Gun owners are struggling to buy the firearms they want. Gun shops throughout the Sunshine State have struggled to keep guns in stock — rifles, pistols, shotguns, and even ammo, and basic accessories are often unavailable, backordered months in advance. That’s left new and experienced gun owners with few alternatives, save one: Building your firearm, piece by piece, acquiring the rifle or handgun you want to buy, piecemeal.
Federal law – specifically, the Gun Control Act of 1968 – allows this. In fact, the law, which was mostly designed to curtail gun rights, carves out a specific clarification: Any individual who is otherwise legally allowed to own a firearm may build a firearm solely for personal use. A special manufacturing license is not required, though you can’t build a restricted firearm (like a machinegun). That leaves plenty of legal wiggle room for a prospective gun owner to assemble his or her rifle, handgun, or shotgun at home.
But is this legal to build a firearm in Florida? Yes. Although Florida, like federal law, bans the ownership of destructive devices and “NFA” (National Firearms Act) firearms without special licensing, no Florida law currently restricts any of the rights carved out in the Gun Control Act. So, you can, indeed, legally fabricate a pistol, shotgun, or rifle in the Sunshine State if you are legally allowed to purchase a firearm.
But how does one go about this, exactly? Making a gun sounds complicated, even dangerous — and it can be, lest you purchase the right components and perform a little due diligence when it comes to putting all those parts together. Let’s walk through it.
First, you’ll want to decide what caliber you want to chamber. This will dictate what barrel and receiver (or frame, if you’re building a pistol) you need to acquire. Most other components for popular “DIY” firearm models — like the typical AR, or GLOCK — utilize interchangeable or “multi-caliber” parts. For example, a single GLOCK frame is compatible with three or more different models. The standard AR-15 receiver set is capable of chambering over a dozen different calibers.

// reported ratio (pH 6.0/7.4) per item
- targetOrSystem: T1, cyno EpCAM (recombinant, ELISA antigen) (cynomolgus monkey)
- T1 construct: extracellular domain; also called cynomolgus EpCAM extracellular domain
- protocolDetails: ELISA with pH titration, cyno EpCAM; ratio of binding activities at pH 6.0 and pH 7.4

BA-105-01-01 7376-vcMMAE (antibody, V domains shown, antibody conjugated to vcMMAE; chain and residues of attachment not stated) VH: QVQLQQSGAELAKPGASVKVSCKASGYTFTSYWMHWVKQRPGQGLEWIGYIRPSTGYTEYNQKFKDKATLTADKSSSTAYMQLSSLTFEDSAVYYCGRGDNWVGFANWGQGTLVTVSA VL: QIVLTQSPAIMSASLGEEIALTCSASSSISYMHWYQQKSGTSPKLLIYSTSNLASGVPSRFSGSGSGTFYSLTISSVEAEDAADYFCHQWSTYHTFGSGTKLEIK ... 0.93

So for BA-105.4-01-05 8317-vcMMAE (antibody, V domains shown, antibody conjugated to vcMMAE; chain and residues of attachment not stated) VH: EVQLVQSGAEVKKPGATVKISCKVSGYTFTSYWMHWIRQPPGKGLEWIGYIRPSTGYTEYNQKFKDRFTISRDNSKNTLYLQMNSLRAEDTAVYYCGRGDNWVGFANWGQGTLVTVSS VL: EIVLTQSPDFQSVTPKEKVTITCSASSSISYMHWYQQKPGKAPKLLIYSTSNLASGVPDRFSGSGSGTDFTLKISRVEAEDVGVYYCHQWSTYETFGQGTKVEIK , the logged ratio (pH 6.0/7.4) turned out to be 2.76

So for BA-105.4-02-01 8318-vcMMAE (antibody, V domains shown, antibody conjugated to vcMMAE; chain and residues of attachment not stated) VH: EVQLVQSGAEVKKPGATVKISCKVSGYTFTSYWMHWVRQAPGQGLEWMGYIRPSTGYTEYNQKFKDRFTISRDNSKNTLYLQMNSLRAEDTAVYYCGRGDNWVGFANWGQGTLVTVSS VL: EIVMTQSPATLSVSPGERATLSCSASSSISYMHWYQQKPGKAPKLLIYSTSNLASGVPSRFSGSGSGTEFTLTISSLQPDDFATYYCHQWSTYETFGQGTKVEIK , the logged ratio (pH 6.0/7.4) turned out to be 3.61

Once you’ve settled on the platform and caliber you want to build, you have a choice to make: Buy a receiver blank — an unfinished firearm component that requires you to fabricate it — or purchase a working frame or receiver from a licensed gun dealer. Buying this component is no different than purchasing a complete, ready-to-shoot firearm: You’ll fill out an ATF form at the local dealer for your background check and, in Florida’s case, wait the requisite period of time between your purchase and pick-up.
Fabricating the firearm component from a receiver blank requires investing in some expensive tools, so it may not be cost-effective. The tradeoff is that you typically avoid paying a brand’s premium, and you don’t need to pay those extra taxes and dealer fees. If you already own some of the necessary tooling – like a workbench, drill press, and vise – then fabricating may be a fun challenge that could save you some cash. A word of caution, here: Although fabricating your firearm from a blank is legal at the time of this publication, gun laws change daily. Congress is in the process of attempting to regulate (if not outright ban) receiver blanks by leveraging the ATF’s authority.
Either way, once you’ve got your hands on your frame or receiver, it’s time to pick out all the other components required to assemble your new firearm in Florida. Unlike the serialized firearm component, all these other parts – like the barrel, trigger, buttstock or brace, hammer, handguard or grip, muzzle device, and optics – are not regulated by the ATF. They don’t require a background check or visit a dealer to purchase, and many can be bought online.
If you’re not sure what specific components you need, it’ll be best to stick with a parts kit. These kits include all the components preconfigured with the right sizes, shapes, and specifications to complete your build. For example, typical AR-15 kits provide all those parts we reference, minus the stripped lower receiver itself. Or, like we referenced in our other example, a GLOCK upper parts kit can be fitted to your empty, serialized, or self-fabricated frame to complete your build. If you’re constructing a bolt action rifle or shotgun, custom “chassis” kits exist which provide all the parts necessary for installing your action with a magazine, bolt or breech, stock, and barrel.